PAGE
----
Words from the biblical book of 1 Peter, set to music in Brahms’ German Requiem and thereby alluded to in the title of Hungarian composer Judit Varga‘s orchestral work …alles Fleisch…. Composed in 2013, the piece commemorates flautist Zoltán Gyöngyössy, who died two years earlier. In her programme note (see below), Varga describes the piece as a requiem, though the soundworld is quite far removed from the kind of connotations that that word might immediately suggest. Certainly, considering the meaning of the word ‘requiem’, there’s very little rest in the piece. Or, rather, what traces of rest there are are militated against by a continual strain of tense, fidgety restlessness. Sometimes these two elements seem superimposed, as if they were parallel but disconnected from each other, while elsewhere they seem to be permeating each other in a complex, discomfiting amalgam of mood. Read more

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Arne Gieshoff – Burr (World Première)

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“You put structures in place, and then they kind of surprise you.” Words said by German composer Arne Gieshoff prior to the first performance of his orchestral work Burr. This seems entirely appropriate, since the piece takes its name and inspiration from burr puzzles, in which pieces of wood are arranged to form complex interlocking geometric shapes. In his piece, Gieshoff has sought less to suggest the geometry than the complexity, and perhaps also more than a little of the frustration that can arise when attempting to solve these puzzles. As such, the work’s six-minute duration veers unpredictably back-and-forth between episodes of energy and enervation.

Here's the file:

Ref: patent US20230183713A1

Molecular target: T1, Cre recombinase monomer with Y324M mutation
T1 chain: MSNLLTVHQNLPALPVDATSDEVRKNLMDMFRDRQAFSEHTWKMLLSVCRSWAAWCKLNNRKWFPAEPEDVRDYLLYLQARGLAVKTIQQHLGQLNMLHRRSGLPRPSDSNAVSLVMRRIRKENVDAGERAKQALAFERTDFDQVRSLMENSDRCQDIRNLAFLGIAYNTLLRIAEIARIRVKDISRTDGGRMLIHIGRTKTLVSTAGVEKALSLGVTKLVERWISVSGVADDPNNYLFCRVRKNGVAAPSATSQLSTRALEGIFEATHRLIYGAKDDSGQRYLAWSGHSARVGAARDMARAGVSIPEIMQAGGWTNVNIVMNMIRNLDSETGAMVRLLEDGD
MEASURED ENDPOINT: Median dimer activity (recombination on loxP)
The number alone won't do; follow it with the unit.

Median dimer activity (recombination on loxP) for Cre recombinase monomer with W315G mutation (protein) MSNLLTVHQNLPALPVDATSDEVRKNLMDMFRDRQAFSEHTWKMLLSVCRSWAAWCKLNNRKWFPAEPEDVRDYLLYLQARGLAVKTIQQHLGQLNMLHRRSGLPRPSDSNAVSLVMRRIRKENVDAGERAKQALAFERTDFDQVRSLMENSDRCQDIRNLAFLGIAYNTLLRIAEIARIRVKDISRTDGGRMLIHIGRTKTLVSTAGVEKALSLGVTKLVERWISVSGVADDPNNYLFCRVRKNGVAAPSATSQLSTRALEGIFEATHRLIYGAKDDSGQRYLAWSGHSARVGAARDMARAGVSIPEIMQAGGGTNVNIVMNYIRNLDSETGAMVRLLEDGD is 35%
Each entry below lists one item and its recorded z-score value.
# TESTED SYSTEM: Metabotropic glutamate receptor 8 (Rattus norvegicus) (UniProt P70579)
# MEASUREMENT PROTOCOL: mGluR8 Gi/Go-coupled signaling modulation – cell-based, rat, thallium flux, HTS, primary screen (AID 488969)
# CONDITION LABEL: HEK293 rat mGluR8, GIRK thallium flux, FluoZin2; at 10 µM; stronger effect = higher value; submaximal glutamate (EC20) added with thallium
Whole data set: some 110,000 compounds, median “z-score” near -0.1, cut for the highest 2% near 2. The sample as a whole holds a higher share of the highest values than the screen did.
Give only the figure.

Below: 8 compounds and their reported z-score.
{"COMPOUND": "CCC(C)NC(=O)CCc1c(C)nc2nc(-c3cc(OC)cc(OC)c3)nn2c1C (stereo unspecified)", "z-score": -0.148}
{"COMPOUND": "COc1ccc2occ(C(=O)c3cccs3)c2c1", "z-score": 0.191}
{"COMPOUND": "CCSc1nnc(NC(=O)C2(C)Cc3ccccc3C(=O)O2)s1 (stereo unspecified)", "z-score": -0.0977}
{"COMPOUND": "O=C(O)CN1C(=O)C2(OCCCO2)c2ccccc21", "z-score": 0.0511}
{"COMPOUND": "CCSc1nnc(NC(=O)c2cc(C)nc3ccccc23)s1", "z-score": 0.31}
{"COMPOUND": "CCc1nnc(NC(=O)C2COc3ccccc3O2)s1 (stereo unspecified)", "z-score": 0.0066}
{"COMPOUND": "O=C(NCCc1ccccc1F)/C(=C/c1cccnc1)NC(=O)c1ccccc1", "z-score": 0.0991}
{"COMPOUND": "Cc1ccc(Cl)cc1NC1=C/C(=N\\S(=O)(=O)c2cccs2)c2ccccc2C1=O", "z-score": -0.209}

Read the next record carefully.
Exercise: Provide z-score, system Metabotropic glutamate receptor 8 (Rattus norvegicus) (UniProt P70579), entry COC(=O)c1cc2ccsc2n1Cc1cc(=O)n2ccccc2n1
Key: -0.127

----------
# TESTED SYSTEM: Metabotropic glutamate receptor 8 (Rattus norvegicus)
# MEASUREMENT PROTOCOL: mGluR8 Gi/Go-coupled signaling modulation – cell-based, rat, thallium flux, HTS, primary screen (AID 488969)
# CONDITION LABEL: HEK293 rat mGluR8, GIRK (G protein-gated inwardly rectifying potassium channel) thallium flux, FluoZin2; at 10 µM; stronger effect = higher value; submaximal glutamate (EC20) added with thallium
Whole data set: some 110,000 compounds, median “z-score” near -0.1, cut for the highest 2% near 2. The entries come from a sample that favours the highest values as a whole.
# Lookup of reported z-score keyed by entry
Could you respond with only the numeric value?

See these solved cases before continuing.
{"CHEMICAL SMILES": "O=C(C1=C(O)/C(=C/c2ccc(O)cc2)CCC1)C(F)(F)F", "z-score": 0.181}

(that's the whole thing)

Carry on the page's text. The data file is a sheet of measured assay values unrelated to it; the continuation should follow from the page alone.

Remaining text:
The result of these wild oscillations is that each successive episode tends to sound more extreme than its siblings. So the more energetic passages, which begin the piece, progress from sounding muscular and flamboyant – an exercise in blatant showing-off – to a more desperate and confused kind of activity. The trumpets in particular, wonderfully busy in these sections, increasingly take on the quality of a bunch of mad birds chattering randomly away at each other all at once, while the percussion seem obsessed with filling their bars with ever more crashes and splashes. Another way of putting it, and it’s perhaps an odd word to use, is that there’s something dutiful about these episodes: gradually less about a simple display of energy than the compulsive need to appear to be energetic. It’s a subtle and fascinating shift. Read more